Arminianism teaches that the atonement of Christ is unlimited, where Christ died for all and salvation is available to all. However, in the strict meaning of the word, there is no such thing as unlimited atonement. That would only be true if everyone got saved. The fact is, only a small fringe group of people believe in universal salvation. Orthodox, historical Christians reject such a notion, because the Bible does not support such a notion. This is something both Arminian and Calvinist Christians agree on. Both agree that salvation is limited to those who hear the gospel of Jesus Christ and receive Him as Savior.
Therefore, the use of the phrase unlimited atonement is not only inaccurate, but misleading. It presents the wrong picture of the atonement and creates unnecessary confusion. Therefore, it shouldn’t be used to describe the atonement. Thus, a more precise designation for the Arminian Christian to use would be: “atonement limited to those who hear and receive in faith.” That’s a long phrase to use, but it’s at least accurate. Perhaps the shorter phrase “conditional unlimited atonement” would be more appropriate. However, it’s not as plainly stated or as accurate as the longer version, but it’s at least more accurate than “unlimited atonement.”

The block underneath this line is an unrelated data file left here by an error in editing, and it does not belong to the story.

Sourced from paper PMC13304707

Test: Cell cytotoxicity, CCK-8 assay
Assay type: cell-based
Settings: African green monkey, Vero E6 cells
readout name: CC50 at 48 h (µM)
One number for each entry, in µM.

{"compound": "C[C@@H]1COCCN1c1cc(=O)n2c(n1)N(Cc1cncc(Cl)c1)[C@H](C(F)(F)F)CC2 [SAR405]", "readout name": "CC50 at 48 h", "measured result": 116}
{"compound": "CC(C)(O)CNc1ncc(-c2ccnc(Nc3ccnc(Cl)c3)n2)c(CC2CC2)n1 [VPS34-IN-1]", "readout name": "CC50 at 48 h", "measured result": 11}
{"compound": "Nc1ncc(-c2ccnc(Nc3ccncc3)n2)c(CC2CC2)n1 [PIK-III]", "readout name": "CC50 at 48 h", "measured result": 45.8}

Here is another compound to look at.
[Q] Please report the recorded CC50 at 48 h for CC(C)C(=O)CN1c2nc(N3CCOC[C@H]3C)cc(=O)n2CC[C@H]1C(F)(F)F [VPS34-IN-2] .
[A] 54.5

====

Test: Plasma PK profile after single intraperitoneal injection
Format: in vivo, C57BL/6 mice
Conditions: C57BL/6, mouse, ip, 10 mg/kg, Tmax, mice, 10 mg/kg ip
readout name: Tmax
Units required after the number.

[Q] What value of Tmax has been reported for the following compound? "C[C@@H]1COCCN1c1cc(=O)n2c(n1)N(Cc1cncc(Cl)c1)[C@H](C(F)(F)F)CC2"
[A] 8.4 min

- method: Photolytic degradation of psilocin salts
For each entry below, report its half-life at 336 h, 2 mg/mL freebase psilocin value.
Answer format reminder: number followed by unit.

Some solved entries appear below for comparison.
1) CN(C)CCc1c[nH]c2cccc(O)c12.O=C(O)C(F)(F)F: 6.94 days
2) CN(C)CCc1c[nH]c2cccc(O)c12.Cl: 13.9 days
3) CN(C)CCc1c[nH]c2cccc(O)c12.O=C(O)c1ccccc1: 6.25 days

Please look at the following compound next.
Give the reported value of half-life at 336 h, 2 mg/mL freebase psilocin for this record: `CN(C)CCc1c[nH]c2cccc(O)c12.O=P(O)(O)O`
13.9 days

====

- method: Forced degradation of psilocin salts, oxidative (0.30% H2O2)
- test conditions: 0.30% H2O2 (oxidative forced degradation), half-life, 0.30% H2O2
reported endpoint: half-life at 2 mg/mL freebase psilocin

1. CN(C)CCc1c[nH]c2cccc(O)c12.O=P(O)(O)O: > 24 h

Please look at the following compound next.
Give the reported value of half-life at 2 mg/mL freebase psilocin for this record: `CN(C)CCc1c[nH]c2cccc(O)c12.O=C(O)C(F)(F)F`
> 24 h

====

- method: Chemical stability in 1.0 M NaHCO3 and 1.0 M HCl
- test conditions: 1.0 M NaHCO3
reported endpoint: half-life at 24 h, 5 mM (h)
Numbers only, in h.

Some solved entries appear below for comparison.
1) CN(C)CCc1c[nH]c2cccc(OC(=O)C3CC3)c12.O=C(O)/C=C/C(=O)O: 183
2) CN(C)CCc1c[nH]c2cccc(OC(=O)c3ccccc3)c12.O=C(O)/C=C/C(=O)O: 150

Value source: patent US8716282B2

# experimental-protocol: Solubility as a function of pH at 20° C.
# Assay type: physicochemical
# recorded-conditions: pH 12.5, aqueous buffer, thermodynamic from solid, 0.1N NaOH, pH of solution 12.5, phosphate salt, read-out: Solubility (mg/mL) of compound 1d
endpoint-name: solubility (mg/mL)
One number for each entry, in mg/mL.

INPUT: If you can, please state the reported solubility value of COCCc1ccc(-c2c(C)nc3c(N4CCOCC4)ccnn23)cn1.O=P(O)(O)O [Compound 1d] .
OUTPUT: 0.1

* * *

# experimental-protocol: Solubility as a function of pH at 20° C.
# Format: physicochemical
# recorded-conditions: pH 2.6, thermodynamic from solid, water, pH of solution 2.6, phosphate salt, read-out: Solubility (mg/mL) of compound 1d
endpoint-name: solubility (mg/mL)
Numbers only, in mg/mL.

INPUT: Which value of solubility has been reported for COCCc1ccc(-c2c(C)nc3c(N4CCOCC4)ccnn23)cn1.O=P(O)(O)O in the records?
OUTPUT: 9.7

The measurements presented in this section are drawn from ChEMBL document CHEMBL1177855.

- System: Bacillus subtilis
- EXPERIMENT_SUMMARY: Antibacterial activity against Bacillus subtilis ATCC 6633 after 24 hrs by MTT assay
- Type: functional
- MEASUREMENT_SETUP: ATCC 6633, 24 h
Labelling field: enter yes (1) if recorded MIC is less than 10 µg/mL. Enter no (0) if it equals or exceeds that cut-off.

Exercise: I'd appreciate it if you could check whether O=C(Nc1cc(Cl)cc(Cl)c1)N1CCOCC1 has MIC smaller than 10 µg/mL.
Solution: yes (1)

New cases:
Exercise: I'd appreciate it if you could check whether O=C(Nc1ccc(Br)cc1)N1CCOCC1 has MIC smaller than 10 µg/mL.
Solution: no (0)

Since we can all agree that salvation is limited to those who hear the message of Christ and receive Him as Savior, that means there’s a group of people throughout history who have never heard the message of Christ, and thus, never had the opportunity to receive Him as Savior. I make the case in the following article that these two facts point to Divine appointments, which points to unconditional Sovereign election. Arminian theology simply has no reasonable answer for the facts and arguments presented in this article. Every Christian should consider the implications of these things and come to an honest conclusion about the extent of the atonement.
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